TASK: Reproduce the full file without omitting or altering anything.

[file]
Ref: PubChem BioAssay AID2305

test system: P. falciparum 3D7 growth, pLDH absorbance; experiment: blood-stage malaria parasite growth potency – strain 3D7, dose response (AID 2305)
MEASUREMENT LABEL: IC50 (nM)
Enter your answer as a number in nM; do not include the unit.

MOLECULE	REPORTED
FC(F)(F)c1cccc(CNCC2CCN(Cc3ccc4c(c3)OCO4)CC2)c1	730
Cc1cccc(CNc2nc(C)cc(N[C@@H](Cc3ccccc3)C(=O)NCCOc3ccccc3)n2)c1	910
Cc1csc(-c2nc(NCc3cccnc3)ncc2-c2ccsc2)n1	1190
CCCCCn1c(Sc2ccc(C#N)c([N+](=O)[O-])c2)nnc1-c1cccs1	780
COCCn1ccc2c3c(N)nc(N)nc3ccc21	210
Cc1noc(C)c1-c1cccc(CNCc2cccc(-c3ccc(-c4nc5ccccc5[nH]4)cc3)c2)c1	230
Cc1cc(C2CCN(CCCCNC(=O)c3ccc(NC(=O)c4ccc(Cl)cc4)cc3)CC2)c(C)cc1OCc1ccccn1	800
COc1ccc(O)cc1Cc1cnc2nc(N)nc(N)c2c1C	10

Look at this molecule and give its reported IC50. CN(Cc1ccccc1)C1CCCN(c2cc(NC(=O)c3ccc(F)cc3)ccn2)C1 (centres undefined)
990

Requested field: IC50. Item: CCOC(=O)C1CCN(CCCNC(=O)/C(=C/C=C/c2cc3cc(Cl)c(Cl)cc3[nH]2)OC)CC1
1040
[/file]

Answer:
Ref: PubChem BioAssay AID2305

test system: P. falciparum 3D7 growth, pLDH absorbance; experiment: blood-stage malaria parasite growth potency – strain 3D7, dose response (AID 2305)
MEASUREMENT LABEL: IC50 (nM)
Enter your answer as a number in nM; do not include the unit.

MOLECULE	REPORTED
FC(F)(F)c1cccc(CNCC2CCN(Cc3ccc4c(c3)OCO4)CC2)c1	730
Cc1cccc(CNc2nc(C)cc(N[C@@H](Cc3ccccc3)C(=O)NCCOc3ccccc3)n2)c1	910
Cc1csc(-c2nc(NCc3cccnc3)ncc2-c2ccsc2)n1	1190
CCCCCn1c(Sc2ccc(C#N)c([N+](=O)[O-])c2)nnc1-c1cccs1	780
COCCn1ccc2c3c(N)nc(N)nc3ccc21	210
Cc1noc(C)c1-c1cccc(CNCc2cccc(-c3ccc(-c4nc5ccccc5[nH]4)cc3)c2)c1	230
Cc1cc(C2CCN(CCCCNC(=O)c3ccc(NC(=O)c4ccc(Cl)cc4)cc3)CC2)c(C)cc1OCc1ccccn1	800
COc1ccc(O)cc1Cc1cnc2nc(N)nc(N)c2c1C	10

Look at this molecule and give its reported IC50. CN(Cc1ccccc1)C1CCCN(c2cc(NC(=O)c3ccc(F)cc3)ccn2)C1 (centres undefined)
990

Requested field: IC50. Item: CCOC(=O)C1CCN(CCCNC(=O)/C(=C/C=C/c2cc3cc(Cl)c(Cl)cc3[nH]2)OC)CC1
1040